When you think of a holiday, it’s likely that you’re thinking of bringing along your phone. After all, for most of us, our mobile device is not only a telephone but our portable camera, calendar, and digital file folder as well. We feel we would be lost without this item in hand---our primary connection to the larger world.
Because our phones feel so essential in our everyday lives, it makes sense that we would habitually bring them with us on holiday, too. And if we’re hoping to capture some great travel photos, our smartphones might be a necessity. Studies show that members of the millennial generation actually plan their travel based on how ‘Instagrammable’ a destination is, so the need for a camera is definitely influential.
But the way we behave isn’t always an indicator of how we should behave. What is truly best for travellers when it comes to technology? Should our mobile phone remain on our packing list? Or should it be left behind? What do you do with your device when going away on holiday?
Traveller Behaviour in the Digital Age
In 2018, we can see very clearly the positive impact that modern technology has had on the way we travel. We can more easily book budget accommodation, find last-minute flights at great prices, and have more in-depth knowledge about a destination instantly at our fingertips. Read our article ‘What Has the Internet Done to Air Travel’ for a deeper dive into this.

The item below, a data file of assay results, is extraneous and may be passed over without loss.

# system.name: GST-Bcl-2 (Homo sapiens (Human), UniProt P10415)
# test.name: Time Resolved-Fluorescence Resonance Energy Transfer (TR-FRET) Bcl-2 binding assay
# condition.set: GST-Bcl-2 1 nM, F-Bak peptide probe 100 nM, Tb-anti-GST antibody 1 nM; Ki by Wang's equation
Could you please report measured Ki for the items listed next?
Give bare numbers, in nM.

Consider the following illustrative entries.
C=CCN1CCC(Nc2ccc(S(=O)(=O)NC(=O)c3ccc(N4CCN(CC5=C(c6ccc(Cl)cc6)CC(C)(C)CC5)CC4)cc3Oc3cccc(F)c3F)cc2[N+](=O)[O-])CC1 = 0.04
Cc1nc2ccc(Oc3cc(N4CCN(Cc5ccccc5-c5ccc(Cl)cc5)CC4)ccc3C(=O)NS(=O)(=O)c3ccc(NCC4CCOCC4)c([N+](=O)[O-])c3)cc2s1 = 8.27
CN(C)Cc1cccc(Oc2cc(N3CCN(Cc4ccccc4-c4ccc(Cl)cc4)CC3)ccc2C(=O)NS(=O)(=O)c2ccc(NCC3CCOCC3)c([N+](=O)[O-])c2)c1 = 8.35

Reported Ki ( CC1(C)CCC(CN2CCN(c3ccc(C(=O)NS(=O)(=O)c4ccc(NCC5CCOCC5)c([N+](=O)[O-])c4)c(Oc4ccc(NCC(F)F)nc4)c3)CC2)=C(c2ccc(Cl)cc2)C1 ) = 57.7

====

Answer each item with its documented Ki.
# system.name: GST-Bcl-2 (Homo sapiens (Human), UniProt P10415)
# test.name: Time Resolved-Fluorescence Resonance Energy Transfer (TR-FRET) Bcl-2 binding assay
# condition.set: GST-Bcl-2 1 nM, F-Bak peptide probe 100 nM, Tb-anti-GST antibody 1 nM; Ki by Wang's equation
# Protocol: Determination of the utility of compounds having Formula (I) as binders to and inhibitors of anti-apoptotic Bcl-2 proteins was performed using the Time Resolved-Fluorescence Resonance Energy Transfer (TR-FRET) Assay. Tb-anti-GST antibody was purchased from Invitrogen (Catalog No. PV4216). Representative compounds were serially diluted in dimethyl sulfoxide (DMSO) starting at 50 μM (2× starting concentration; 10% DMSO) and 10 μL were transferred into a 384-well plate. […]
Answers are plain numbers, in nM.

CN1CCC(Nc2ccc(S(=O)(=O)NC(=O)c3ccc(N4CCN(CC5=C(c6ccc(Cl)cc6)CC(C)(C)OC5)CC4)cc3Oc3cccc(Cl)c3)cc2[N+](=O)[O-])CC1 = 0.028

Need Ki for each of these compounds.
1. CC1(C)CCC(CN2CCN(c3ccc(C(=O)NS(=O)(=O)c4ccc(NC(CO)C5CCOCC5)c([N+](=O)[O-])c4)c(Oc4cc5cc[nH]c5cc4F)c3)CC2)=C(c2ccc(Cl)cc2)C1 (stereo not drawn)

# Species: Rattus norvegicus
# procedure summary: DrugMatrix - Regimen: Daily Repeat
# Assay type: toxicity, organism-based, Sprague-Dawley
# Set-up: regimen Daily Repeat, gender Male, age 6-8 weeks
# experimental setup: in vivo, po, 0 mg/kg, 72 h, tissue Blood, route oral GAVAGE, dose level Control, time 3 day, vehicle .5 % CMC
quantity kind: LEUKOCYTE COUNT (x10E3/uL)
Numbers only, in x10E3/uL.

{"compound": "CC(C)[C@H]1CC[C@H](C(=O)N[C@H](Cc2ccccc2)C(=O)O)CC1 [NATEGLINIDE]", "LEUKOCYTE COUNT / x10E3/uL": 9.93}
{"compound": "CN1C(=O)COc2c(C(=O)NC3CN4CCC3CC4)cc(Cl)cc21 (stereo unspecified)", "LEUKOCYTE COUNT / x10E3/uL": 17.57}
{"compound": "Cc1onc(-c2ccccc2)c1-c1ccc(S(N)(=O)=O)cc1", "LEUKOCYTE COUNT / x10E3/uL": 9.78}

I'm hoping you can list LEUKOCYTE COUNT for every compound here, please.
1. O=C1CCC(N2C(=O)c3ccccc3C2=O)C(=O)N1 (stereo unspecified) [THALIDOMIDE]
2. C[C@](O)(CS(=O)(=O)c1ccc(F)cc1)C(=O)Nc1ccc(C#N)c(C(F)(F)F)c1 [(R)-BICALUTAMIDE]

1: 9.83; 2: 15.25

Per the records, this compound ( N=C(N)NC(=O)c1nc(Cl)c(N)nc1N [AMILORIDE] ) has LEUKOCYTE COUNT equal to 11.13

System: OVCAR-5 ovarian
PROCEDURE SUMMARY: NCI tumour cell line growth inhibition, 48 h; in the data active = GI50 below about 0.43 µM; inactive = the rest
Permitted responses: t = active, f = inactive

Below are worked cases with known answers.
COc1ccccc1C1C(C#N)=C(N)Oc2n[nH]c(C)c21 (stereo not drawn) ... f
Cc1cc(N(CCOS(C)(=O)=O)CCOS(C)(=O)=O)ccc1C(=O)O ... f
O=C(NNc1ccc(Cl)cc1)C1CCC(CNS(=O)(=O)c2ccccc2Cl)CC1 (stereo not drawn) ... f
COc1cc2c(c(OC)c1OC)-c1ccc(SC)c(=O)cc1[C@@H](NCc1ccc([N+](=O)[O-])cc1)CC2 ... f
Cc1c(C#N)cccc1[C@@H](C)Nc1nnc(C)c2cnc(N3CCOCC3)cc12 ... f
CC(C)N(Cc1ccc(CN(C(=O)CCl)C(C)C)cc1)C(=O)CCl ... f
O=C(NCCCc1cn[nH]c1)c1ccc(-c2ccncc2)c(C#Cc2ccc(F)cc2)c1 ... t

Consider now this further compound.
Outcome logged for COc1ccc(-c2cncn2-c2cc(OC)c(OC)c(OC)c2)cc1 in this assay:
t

And while mobile phones have made travel easier, they’ve also influenced our behaviours as we travel. We take a lot more photos than we used to. We share these photos in real time on social media. We ‘check in’ to various restaurants, airports, and destinations. We rate and review places on TripAdvisor and Yelp. And we do all of this while travelling abroad or domestically. 85% of travellers report taking their mobile phones on holiday with them.
But is all this smartphone photography good for the travel industry? Opinions are divided. In some instances, mass tourism is hurting some destinations. Previously unknown locations have gained excessive popularity due to coverage by social influencers and other Internet personalities. These places are often ill-equipped to handle a large influx of tourism, but that’s what they’ve begun to experience. With travellers flocking to the latest ‘hot’ destination, it can actually be doing more harm than good for these places and their citizens, who don’t have the resources in place to support so many travellers. See: Santorini, Greece.